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Discovery metals suspends Boseto operations

Publishing Date : 22 December, 2014

Author : NGONIDZASHE DZIMIRI


Discovery Metals Ltd announced this week that it will freeze operations at its Boseto openpit copper mine within the next six months, citing low copper prices.


The miner told shareholders that a review of the openpit operation had been launched earlier this year to determine the effect of the current and continuing soft market outlook for copper, as well as the prevailing high stripping ratio and the restricted geometric nature of the Boseto open pits.


The review determined that the prevailing high strip ratio would result in a high operating cost environment, which was not sufficiently cash flow positive in light of the prevailing copper price.


“The review concluded that the current outlook for copper pricing on world commodity markets is expected to remain soft in the short- to medium-term, and hence the recovery in the profitability of the Boseto open pit operation is unlikely in the near future,” the company said in a statement.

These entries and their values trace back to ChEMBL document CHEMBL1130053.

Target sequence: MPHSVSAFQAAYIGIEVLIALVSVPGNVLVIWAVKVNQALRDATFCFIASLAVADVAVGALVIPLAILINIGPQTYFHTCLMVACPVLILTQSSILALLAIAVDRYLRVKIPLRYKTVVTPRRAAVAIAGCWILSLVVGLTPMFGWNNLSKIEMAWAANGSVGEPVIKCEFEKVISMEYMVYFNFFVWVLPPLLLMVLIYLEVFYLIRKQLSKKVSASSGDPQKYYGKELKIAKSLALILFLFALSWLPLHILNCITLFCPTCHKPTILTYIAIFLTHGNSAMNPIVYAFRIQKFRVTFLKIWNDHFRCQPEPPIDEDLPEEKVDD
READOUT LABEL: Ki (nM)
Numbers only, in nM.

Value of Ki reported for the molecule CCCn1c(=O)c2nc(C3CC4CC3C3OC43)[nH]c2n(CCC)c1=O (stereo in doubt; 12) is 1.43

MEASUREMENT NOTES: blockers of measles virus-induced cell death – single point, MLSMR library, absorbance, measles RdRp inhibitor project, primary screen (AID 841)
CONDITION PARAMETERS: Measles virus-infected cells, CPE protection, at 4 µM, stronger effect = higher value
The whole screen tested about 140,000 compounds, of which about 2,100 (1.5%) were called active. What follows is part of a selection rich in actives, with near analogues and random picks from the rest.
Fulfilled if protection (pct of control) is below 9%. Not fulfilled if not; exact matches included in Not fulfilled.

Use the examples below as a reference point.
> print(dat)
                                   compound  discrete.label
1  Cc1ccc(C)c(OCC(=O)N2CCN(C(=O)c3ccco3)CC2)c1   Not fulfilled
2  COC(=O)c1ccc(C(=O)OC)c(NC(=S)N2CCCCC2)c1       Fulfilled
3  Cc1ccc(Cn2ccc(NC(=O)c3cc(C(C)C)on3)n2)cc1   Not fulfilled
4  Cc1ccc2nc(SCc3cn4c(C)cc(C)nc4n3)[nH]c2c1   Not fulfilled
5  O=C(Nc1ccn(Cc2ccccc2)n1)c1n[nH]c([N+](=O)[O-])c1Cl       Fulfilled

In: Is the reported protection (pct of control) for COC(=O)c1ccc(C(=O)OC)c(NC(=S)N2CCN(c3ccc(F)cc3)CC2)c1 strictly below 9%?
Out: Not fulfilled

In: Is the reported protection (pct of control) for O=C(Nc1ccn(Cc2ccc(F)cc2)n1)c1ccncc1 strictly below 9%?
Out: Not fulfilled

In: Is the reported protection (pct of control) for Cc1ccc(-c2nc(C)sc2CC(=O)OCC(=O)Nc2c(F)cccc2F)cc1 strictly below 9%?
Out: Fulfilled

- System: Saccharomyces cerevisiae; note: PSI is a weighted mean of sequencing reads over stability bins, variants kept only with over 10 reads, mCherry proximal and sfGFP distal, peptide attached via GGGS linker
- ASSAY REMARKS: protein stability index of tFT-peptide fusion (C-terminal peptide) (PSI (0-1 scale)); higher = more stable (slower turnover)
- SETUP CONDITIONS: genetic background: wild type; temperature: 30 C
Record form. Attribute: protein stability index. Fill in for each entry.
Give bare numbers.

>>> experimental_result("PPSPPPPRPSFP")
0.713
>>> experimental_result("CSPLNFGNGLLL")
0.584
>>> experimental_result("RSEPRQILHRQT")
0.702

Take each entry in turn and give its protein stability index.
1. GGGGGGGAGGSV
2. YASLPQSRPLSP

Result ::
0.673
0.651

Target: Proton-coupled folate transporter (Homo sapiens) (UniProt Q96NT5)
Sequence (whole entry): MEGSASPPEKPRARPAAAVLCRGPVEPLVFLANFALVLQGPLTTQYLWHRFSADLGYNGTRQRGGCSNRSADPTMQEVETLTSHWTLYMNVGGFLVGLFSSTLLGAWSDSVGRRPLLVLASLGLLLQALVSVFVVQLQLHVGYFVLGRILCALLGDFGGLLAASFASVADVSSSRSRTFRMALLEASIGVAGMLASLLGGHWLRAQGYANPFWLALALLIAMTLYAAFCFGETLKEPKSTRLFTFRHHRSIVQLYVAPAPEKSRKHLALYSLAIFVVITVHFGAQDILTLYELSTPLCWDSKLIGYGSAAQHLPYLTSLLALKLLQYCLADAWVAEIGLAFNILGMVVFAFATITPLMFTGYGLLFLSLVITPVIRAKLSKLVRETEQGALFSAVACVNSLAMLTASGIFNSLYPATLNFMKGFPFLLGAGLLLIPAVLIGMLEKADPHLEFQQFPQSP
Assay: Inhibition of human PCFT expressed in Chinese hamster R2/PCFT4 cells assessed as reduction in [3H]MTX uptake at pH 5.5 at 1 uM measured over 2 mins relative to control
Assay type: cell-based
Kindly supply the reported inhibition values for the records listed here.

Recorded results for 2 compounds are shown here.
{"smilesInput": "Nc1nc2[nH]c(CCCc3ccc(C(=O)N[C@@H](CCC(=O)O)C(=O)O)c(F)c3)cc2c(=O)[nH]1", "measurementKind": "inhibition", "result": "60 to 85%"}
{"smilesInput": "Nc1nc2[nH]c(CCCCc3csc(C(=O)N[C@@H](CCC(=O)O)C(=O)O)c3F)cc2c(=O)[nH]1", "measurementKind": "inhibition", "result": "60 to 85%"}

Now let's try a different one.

Copper prices have now plunged by around $1,000 a tonne since the start of the year, underscoring a mounting supply glut, which miners say could take years to work through.


A worldwide copper supply surplus of 300,000 tonnes is forecast in 2015 by Australia's Bureau of Resource and Energy Economics, equivalent to half a year's output by South Korea.


Discovery says it will now move to maximise the extraction of ore from the current operating pits, while no new openpit operations would be started. The company would also maximise all available revenue from the current open pit operations and minimise waste stripping and movement.


Moreover, Discovery would also immediately implement cost management and reduction strategies in order to reduce the operating costs at the Boseto projects.


In September this year, Discovery placed the development of the Zeta underground mine, at the Boseto mine, on hold, after failing to raise the necessary funding for the project.


Discovery shares tumbled by as much as 35 percent on Wednesday to just above 1 Australian cent.

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